PORT HADLOCK — Jefferson County Sheriff Mike Brasfield on Thursday suspended a deputy for five days without pay for yelling at a volunteer Little League umpire while the deputy was on duty and in uniform.
Deputy Darrin Dotson was in full duty gear, including a holstered gun, when he argued with an umpire who had called a strike against Dotson’s 10-year-old son.
The sheriff said two of the suspension days will held in abeyance, and eventually dismissed if there is no similar occurrence, as judged by Brasfield, in the next year.
Brasfield, who released a copy of his decision in a letter to Dotson, said that the deputy had violated the Sheriff’s Office’s rules of conduct.
“Although your conduct may not have been actionable had you been in civilian clothes and off duty — that was not the case,” Brasfield said.
“What would have been a brief, minor display of immaturity from a parent at a child’s sporting event was transformed into an incident that has brought public discredit upon you and the Sheriff’s Office.”
The Sheriff’s Office conducted an investigation of the April 21 incident at Bob Bates Field in Port Hadlock, which is near the sheriff’s headquarters.
Brasfield met with Dotson and his union representative on Wednesday.
“I have arrived at a decision on this matter based on the contents of the investigation, your clear, truthful and straightforward acceptance of responsibility and your unblemished and exemplary work record,” Brasfield said.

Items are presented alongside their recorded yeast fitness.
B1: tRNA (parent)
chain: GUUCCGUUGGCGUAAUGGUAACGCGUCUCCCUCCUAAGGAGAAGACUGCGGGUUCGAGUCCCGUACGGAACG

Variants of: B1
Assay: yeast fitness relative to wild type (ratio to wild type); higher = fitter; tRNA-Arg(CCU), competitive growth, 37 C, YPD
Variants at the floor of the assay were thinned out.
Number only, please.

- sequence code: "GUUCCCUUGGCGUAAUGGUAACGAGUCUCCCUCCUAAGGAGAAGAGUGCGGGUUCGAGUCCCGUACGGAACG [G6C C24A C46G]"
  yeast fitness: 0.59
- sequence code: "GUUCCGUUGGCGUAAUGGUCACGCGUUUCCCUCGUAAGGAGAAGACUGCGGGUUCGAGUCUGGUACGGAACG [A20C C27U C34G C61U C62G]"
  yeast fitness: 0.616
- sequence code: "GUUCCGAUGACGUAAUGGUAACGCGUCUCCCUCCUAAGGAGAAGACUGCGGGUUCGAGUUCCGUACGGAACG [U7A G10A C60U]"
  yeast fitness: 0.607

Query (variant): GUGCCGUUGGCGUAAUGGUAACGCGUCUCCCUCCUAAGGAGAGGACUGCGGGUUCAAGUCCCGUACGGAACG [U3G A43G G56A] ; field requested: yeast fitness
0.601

The suspension begins Saturday.
Dotson was placed on administrative leave after the incident, pending the investigation.
Bob Eldridge, president of East Jefferson Little League, said Wednesday that Dotson had been barred from attending the next game his son’s team plays.
Eldridge wasn’t at the game, but he was told about the argument, he said.
“Apparently, they got into it, and apparently it went on for some time, until the umpire walked off and called the game,” Eldridge said.
Upon his return to duty, the sheriff ordered Dotson to meet with Undersheriff Tony Hernandez “for a discussion of his expectations of your future conduct.
“You have been a worthy and responsible employee of the Sheriff’s Office and it is my expectation that this will be a learning experience for you,” Brasfield said.
“I know that you regret your behavior on April 21, and that it does not represent your personal or professional standards.”